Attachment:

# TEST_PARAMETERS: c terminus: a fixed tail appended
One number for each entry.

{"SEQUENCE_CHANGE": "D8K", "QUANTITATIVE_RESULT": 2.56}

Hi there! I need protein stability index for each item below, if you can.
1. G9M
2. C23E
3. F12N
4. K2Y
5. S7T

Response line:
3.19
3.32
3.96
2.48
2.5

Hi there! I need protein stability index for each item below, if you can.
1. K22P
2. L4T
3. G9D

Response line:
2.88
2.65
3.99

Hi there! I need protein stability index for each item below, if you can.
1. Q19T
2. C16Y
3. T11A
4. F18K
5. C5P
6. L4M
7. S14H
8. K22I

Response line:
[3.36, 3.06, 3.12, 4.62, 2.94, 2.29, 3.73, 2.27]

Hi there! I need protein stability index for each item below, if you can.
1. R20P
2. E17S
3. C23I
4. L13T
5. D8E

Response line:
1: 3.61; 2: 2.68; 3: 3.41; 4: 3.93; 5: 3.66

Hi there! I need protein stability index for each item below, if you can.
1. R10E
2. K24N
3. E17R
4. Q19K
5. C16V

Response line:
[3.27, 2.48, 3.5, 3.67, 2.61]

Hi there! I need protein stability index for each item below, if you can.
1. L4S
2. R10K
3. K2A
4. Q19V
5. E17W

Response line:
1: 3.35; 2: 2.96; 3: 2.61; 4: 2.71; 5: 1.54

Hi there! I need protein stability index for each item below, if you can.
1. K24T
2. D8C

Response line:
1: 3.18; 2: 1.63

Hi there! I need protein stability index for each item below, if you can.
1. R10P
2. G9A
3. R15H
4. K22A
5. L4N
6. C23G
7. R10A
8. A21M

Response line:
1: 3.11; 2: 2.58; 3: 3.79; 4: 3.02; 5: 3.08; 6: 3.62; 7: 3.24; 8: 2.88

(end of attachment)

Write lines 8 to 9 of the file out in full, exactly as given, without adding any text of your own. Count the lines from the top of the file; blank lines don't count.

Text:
4. K2Y
5. S7T